Folly to guess how pot will fare in lame duck
“Up in Smoke” was a 1978 comedy featuring Cheech and Chong that became a cult favorite of many recreational marijuana users over the years.
Today in Michigan, proponents of the recently approved recreational marijuana initiative aren’t happy, and probably wonder if next week’s implementation of that proposal isn’t itself “up in smoke.” Their angst stems from one of the Legislature’s leaders having introduced legislation that, were it to be approved, would narrow the extent of the newfound freedoms that the proposal afforded.
Questions surrounding the proposal’s implementation are just the latest in a crazy week of twists and turns at the State Capitol. Indeed, the Legislature is holding its lame-duck session and the quacking coming from its chambers can be heard all the way Up North.
Everything from minimum wage to Enbridge’s Line 5 through the Straits of Mackinac have been discussed.
Some issues, like tipping fees at landfills, have basically kept a low profile, while others, like proposals to raise the state’s gas tax, have come under more scrutiny.
Senate Majority Leader Arlan Meekhof added a little extra drama to the proceedings on Thursday, when he introduced for consideration Senate Bill 1243, which not only would alter the tax collection from marijuana sales in the state, but also would drastically change provisions of Proposal 1 affecting home cultivation of marijuana plants.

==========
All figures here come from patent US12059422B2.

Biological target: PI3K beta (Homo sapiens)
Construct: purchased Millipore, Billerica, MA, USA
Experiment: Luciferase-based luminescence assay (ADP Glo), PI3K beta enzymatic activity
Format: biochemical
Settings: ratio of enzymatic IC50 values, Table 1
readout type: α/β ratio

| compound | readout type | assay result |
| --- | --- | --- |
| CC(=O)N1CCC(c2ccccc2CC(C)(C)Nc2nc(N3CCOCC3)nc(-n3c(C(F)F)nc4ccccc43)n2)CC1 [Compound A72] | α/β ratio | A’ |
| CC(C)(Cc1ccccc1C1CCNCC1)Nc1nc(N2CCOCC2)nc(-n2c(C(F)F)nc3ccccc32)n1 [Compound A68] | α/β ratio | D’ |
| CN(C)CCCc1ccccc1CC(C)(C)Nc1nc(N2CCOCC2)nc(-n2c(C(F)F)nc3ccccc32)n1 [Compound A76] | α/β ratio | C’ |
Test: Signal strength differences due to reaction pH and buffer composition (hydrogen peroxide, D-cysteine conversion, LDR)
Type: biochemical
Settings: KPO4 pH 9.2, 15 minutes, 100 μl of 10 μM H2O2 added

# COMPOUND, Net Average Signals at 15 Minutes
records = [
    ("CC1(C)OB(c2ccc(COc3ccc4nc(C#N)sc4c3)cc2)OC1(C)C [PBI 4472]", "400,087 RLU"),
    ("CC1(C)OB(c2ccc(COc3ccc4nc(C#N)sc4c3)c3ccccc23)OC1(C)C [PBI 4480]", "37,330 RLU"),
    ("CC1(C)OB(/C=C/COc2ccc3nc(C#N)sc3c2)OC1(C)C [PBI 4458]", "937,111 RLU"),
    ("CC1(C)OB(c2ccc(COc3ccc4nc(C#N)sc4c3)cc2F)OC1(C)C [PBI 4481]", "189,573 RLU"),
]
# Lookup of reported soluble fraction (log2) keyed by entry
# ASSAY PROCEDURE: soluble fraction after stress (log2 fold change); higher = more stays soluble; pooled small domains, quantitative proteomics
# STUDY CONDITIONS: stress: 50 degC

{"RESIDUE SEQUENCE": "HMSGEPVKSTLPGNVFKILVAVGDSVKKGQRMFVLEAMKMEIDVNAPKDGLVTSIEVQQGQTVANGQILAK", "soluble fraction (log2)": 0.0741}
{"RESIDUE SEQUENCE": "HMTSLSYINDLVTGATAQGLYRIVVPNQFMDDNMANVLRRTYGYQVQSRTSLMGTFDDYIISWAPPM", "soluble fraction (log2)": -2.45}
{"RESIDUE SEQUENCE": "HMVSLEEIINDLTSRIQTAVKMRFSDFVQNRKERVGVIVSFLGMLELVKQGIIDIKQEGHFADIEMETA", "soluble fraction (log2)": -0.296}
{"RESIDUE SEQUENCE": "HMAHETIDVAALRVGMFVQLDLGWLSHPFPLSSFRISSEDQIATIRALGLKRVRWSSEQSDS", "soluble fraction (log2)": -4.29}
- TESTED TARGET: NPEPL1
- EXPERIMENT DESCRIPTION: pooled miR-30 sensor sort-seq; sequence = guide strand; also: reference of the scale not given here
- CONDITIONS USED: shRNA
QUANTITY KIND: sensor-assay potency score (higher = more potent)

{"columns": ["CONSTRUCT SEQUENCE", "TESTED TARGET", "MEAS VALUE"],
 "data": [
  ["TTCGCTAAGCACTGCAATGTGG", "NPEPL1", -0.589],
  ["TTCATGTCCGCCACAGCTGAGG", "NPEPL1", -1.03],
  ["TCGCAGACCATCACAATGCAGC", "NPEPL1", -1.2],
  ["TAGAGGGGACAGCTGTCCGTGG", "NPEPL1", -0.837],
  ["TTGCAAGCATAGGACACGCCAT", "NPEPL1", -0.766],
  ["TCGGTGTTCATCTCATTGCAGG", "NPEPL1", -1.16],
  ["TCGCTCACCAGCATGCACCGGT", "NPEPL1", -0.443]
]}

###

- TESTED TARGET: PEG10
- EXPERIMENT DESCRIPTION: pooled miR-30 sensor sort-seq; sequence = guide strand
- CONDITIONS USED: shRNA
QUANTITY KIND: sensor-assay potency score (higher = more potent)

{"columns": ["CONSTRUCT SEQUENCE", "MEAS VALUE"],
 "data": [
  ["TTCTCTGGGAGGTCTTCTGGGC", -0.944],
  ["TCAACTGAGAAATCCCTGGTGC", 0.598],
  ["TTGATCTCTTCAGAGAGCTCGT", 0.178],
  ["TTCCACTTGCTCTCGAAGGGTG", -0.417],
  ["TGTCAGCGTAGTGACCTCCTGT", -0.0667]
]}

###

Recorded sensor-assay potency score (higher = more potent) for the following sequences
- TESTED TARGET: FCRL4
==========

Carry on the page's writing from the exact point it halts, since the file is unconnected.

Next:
Simply put, Meekhof doesn’t want to see home-grown pot plants across Michigan, opting instead for more commercial growers who would have to come under very strict state rules and regulations.
The timing of the bill was interesting, as it was exactly one week prior to the use of recreational marijuana becoming legal in the state. Come next week in Michigan, it becomes legal to smoke a marijuana cigarette in the privacy of your home if you are 21 or older.
However, doing so still will violate federal statutes — though enforcement efforts won’t be a priority in the state.
While the truth of the matter is that Proposal 1 received overwhelming approval from state voters last month, since then, municipality after municipality have either banned commercial sales, or have the question of allowing commercial sales before their governing bodies for discussion. It is that governmental response since the election regarding marijuana sales that gives Meekhof’s bill more relevancy.
Lame duck can be a dangerous time. Bills have a way of appearing and disappearing at the drop of a hat, and the way a session ends one day will more than likely change the next. The old adage that if “you snooze, you lose” is definitely appropriate.
Thus, I venture no guess as to how this is going to play itself out in the days ahead.
The only guarantee I offer is this: Hold onto your seat, as lame duck will offer residents more twists and turns than the very best roller coaster ride at Cedar Point.
Bill Speer can be reached at 989-354-3111, ext. 311, or firstname.lastname@example.org. Follow him on Twitter @billspeer13.